6. Review your treatment plan.

If you have a chronic lung condition like COPD or asthma, you should have a treatment plan created specifically for you by your healthcare provider. This plan includes what medications to take daily, which medications to take as needed and what symptoms should prompt you to seek medical attention. 

Since wildfires can exacerbate respiratory conditions, reviewing and closely following your treatment plan is important. If you don’t have a treatment plan, work with your healthcare provider to create one.

7. Pack an evacuation bag.

Because of high temperatures and strong winds, the course of a wildfire can change suddenly, which means officials may issue evacuation orders at any moment. Since you may need to leave your home in a hurry, it’s wise to pack an evacuation bag in advance. 

This bag should include clothes, glasses or contact lenses, keys, medications, water, nonperishable food, face coverings, hand sanitizer, a flashlight, a first aid kit, cash, batteries, charging devices, important documents and a map marked with at least two evacuation routes.  

8. Stay up-to-date on news alerts.

Because conditions can change quickly, it’s important to pay attention to news alerts throughout the day. Keep your radio or TV tuned to a news station or sign up to get emergency alerts on your phone so you can receive the most up-to-date information. 

9. Heed evacuation and other safety recommendations.

If officials in your area issue evacuation orders or other safety recommendations, you must follow them immediately. Failure to act quickly can put you and your family in danger and pose added risk to rescue crews.

10. Know when to seek medical attention.

While monitoring the wildfires, following AQIs and heeding safety recommendations, it’s important to also pay attention to how your body feels and functions.

Wildfire safety FAQs

Here are some common questions about wildfires and your health.

How toxic is wildfire smoke?

Wildfire smoke is about four times as toxic as air pollution leading to over 339,000 premature deaths annually. Therefore, protecting yourself and your family from poor air quality during wildfire season is essential.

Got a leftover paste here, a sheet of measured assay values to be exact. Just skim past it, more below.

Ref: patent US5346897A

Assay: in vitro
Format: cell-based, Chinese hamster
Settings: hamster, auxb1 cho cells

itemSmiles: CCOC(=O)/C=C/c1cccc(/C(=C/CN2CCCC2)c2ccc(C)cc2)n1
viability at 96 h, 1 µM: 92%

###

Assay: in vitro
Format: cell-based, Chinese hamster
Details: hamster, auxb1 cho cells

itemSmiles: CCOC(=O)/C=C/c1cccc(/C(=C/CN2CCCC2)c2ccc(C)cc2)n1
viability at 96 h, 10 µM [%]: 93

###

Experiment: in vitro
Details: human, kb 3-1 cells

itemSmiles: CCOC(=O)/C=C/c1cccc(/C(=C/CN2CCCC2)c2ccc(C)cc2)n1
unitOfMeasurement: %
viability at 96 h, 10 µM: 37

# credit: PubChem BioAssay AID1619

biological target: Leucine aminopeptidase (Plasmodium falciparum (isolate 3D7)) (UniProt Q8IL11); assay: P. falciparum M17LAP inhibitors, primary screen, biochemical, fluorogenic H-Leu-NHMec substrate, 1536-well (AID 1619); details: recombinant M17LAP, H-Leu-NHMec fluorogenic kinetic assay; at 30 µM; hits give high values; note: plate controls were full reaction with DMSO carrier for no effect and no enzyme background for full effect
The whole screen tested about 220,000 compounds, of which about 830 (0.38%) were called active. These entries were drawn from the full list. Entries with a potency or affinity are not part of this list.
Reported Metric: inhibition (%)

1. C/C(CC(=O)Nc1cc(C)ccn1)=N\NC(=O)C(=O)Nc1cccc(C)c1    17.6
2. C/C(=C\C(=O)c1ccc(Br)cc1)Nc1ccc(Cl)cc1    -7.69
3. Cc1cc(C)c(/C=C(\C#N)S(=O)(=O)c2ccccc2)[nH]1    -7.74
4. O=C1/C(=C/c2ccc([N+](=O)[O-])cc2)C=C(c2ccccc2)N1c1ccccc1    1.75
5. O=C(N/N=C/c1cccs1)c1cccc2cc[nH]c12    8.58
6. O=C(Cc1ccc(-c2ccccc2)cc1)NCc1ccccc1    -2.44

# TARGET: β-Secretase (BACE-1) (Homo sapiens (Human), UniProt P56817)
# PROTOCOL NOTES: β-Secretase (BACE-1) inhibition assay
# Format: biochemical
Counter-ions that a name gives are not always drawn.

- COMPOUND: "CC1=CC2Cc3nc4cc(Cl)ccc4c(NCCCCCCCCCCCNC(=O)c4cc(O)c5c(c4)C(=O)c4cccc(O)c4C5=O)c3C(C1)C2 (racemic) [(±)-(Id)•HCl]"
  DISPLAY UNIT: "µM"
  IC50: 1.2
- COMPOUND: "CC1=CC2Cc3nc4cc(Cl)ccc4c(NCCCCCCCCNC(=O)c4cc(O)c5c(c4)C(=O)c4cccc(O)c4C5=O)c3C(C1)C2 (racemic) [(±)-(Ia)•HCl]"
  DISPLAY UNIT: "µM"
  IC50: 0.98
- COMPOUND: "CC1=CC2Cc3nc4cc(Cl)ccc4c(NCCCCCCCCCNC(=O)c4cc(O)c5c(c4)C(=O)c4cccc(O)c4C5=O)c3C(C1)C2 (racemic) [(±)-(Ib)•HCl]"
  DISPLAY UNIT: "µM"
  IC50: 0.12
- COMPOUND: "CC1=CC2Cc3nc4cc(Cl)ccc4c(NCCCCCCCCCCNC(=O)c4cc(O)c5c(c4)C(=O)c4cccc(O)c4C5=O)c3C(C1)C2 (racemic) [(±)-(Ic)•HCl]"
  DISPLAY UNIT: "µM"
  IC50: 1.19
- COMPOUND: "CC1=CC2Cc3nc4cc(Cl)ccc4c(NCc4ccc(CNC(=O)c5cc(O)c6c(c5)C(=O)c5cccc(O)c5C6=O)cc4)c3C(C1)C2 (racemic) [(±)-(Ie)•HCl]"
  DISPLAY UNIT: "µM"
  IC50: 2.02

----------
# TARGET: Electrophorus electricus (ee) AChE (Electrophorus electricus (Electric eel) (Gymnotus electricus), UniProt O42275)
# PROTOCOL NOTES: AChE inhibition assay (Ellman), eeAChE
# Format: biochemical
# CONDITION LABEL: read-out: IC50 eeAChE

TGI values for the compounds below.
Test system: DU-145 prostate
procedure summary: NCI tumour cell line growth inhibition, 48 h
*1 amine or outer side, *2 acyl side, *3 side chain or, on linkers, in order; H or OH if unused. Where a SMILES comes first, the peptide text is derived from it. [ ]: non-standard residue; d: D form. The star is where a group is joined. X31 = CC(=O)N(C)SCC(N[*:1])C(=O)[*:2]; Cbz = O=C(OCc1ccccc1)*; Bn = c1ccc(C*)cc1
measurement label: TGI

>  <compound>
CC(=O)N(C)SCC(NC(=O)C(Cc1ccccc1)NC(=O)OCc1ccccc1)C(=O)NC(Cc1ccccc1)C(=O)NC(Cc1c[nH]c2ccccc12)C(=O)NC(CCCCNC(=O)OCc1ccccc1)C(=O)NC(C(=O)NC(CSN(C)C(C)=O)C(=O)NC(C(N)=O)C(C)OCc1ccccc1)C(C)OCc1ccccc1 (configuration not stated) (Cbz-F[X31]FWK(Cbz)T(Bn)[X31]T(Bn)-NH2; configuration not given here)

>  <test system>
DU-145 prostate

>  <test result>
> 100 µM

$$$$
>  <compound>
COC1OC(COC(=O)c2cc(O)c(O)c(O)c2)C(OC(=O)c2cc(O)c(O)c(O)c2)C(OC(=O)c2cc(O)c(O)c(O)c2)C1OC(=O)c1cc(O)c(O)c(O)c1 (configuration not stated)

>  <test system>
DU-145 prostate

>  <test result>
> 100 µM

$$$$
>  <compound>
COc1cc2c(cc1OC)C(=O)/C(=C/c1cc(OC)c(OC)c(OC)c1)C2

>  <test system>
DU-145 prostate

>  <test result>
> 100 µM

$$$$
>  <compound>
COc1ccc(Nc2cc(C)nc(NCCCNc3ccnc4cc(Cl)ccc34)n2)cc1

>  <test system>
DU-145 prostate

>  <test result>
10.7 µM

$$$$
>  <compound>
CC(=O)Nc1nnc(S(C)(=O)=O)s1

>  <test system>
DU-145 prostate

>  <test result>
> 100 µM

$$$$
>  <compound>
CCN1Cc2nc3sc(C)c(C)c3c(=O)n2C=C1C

Do forest fires affect air quality?

Yes, forest fires can significantly impact air quality as they release a large amount of carbon dioxide, carbon monoxide and ozone precursors into the air. The fires can impact climate, radiation and clouds well beyond the area where the wildfire is happening. Poor air quality can significantly impact human health, cause breathing difficulties and respiratory problems. 

How do I protect my dog from wildfire smoke?

Pets are susceptible to the health effects of wildfire smoke. If you are in an area with poor air quality, try to keep pets indoors as much as possible and avoid outdoor exercise. When preparing your evacuation bag, be sure to pack food for your pet for at least three days.

Does urgent care treat medical conditions from wildfire smoke?

If you have been exposed to wildfire smoke, please seek prompt medical attention if you develop any concerning symptoms, including shortness of breath, chest pain, wheezing, dizziness or any other red flags.

Our urgent care partners are here to help. We’re open seven days a week.  Find a center and save your spot online, or simply walk in. 


  1. https://www.cdc.gov/disasters/wildfires/duringfire.html
  2. https://www.airnow.gov/
  3. https://www.ncbi.nlm.nih.gov/pmc/articles/PMC3346787/
  4. https://www.epa.gov/air-research/wildland-fire-research-health-effects-research
  5. https://www.avma.org/news/wildfire-smoke-endangers-animal-health